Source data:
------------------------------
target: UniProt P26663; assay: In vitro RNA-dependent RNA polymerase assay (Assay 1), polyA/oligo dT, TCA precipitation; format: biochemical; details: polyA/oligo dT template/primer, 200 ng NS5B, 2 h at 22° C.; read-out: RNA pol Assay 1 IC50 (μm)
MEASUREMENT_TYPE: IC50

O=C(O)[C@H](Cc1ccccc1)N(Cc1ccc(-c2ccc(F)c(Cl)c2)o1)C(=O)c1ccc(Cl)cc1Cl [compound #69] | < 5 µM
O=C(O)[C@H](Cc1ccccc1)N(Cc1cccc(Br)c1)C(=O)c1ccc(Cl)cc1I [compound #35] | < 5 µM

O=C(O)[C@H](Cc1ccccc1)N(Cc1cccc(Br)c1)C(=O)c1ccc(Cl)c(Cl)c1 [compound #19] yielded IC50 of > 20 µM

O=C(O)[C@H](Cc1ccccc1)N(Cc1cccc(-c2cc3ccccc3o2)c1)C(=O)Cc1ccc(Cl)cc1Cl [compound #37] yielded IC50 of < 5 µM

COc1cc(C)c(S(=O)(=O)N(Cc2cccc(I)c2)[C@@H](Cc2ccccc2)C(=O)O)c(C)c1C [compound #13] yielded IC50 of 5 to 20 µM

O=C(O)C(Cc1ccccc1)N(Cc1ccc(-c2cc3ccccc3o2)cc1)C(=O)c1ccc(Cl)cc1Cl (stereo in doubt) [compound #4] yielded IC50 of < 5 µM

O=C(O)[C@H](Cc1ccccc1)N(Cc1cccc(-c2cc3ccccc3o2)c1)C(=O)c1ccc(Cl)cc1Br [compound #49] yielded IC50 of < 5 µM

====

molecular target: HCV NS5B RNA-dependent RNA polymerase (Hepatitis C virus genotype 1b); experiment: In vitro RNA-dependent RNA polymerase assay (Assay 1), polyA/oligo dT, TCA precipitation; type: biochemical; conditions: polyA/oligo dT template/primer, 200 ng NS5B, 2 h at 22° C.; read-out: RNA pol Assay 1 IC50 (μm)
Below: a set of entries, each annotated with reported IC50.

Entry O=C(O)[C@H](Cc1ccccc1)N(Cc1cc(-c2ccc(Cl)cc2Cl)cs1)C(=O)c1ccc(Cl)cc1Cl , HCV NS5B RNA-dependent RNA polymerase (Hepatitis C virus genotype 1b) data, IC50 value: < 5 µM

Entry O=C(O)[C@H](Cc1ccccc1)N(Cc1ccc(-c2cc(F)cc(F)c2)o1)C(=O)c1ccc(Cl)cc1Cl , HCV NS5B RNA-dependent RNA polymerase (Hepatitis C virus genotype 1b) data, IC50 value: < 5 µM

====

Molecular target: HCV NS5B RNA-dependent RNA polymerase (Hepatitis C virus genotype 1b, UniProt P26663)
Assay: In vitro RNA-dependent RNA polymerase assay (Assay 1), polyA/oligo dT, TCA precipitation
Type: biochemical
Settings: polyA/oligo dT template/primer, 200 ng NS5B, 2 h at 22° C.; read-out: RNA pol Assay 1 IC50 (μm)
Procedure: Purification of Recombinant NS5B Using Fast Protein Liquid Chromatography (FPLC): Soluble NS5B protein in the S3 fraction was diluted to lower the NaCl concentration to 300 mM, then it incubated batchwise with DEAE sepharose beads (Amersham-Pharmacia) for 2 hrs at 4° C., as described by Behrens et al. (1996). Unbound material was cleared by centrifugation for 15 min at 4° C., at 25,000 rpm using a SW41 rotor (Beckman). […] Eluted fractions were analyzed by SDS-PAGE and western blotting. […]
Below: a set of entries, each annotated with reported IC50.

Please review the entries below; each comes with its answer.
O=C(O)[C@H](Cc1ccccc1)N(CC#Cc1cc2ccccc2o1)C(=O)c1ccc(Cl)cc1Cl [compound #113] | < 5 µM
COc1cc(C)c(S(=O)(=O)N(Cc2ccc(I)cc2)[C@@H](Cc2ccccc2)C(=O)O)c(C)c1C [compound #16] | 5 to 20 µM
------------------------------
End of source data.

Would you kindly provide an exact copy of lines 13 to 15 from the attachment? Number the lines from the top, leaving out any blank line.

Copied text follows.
Entry O=C(O)[C@H](Cc1ccccc1)N(Cc1cc(-c2ccc(Cl)cc2Cl)cs1)C(=O)c1ccc(Cl)cc1Cl , HCV NS5B RNA-dependent RNA polymerase (Hepatitis C virus genotype 1b) data, IC50 value: < 5 µM

Entry O=C(O)[C@H](Cc1ccccc1)N(Cc1ccc(-c2cc(F)cc(F)c2)o1)C(=O)c1ccc(Cl)cc1Cl , HCV NS5B RNA-dependent RNA polymerase (Hepatitis C virus genotype 1b) data, IC50 value: < 5 µM

====